Sociodemographic characteristics were similar in men who had at least two CAI partners in the previous 3 months compared to the overall sample, with the exception of sexual risk behaviours (by definition) and the use of PEP or PrEP.

HIV Testing Behaviours

Overall, 16.9% of men had tested for HIV in the 3 months prior to trial entry, 33.2% in the previous 6 months, 54.1% in the previous 12 months and 71.7% in the previous 2 years. It was reported that 13.0% of men had last tested for HIV > 2 years prior to trial entry and 15.3% had never tested for HIV (Table 2). Figure 2 shows the distribution of time since last HIV test by geographical region.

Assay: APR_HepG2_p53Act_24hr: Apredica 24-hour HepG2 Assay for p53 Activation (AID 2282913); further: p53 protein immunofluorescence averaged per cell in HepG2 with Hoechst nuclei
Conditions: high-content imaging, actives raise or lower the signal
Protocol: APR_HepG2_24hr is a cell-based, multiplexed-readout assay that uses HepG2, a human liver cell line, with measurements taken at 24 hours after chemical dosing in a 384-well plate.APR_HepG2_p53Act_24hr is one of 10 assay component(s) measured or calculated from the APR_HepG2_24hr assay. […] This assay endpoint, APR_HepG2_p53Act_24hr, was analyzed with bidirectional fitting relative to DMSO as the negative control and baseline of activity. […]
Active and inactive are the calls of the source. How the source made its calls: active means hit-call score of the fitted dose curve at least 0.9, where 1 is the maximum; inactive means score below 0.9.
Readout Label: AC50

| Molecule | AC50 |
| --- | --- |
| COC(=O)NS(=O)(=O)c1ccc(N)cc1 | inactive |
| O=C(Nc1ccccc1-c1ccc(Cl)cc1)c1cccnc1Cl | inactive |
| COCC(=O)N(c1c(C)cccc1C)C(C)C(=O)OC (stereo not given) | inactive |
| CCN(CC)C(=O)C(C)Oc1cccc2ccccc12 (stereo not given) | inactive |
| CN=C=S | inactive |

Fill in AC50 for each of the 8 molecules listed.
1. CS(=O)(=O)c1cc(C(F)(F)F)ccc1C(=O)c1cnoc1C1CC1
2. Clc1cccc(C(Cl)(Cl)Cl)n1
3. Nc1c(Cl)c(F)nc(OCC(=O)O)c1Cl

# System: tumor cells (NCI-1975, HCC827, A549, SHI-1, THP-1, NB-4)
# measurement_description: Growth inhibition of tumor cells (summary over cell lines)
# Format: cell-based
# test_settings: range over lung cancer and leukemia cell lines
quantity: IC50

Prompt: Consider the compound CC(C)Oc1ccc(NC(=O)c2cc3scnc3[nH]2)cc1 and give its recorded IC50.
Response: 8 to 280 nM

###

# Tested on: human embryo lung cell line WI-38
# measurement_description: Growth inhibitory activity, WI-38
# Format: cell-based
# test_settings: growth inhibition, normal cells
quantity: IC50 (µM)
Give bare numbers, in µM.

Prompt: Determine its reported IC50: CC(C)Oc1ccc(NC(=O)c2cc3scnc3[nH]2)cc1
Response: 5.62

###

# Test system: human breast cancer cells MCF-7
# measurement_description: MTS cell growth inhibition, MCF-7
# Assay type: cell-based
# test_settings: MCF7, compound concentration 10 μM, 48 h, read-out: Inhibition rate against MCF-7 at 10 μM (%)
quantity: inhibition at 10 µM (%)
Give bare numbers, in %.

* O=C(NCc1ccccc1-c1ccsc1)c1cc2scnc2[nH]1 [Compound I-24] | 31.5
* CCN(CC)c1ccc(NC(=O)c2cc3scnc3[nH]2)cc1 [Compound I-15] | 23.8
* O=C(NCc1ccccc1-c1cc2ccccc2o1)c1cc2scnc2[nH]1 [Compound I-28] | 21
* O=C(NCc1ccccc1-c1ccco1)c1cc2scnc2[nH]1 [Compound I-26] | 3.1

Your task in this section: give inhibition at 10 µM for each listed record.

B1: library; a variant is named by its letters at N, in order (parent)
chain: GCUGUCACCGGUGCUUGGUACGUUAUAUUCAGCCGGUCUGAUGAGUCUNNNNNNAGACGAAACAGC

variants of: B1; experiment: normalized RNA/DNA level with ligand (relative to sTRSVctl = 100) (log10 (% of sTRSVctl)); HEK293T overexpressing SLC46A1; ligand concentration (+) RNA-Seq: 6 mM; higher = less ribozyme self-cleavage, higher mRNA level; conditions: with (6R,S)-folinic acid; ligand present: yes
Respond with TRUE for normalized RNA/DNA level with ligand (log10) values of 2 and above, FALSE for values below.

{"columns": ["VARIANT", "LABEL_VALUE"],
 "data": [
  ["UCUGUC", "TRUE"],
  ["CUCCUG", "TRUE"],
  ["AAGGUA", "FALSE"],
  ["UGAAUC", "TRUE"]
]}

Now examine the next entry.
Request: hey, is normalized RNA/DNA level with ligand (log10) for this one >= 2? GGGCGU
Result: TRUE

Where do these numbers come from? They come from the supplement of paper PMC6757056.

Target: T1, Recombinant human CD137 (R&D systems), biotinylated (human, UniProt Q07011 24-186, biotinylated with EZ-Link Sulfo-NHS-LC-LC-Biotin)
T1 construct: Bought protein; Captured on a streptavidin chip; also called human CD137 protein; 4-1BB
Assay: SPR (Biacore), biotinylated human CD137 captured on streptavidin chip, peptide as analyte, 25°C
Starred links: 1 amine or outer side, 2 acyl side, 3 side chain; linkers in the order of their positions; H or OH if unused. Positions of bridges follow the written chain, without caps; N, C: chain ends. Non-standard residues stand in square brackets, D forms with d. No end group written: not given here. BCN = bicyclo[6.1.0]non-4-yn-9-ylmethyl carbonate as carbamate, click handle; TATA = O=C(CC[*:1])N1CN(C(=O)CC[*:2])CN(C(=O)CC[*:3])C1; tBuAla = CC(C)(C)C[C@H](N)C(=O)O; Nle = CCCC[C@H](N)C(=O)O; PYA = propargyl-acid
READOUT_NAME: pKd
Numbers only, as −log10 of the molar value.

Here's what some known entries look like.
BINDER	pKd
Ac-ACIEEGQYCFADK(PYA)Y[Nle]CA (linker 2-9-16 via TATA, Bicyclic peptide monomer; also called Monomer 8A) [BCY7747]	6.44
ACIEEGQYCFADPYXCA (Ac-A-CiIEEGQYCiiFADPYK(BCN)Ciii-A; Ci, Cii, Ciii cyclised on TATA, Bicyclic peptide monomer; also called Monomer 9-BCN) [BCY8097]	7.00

Figure 2.

Time since last HIV test by geographical region.

Among men with at least two CAI partners in the previous 3 months, only 22.6% had tested for HIV in the 3 months prior to entry to the trial; 58.8% had not tested in the previous 6 months and 11.5% had never tested (Table 2). Overall, 61.2% of men reported that their last HIV test was in a sexual health clinic, compared with 16.6% who had last tested via self-sampling and 6.7% via a self-test. Men with at least two CAI partners in the previous 3 months were slightly more likely to have had their last HIV test in a sexual health clinic, but there were no marked differences between the two groups for other venues. Of the 389 current PrEP users, 382 completed the question on time since last HIV test, of whom 56 (14.7%) had not tested in the previous 6 months.

Associations With Never Having Been Tested for HIV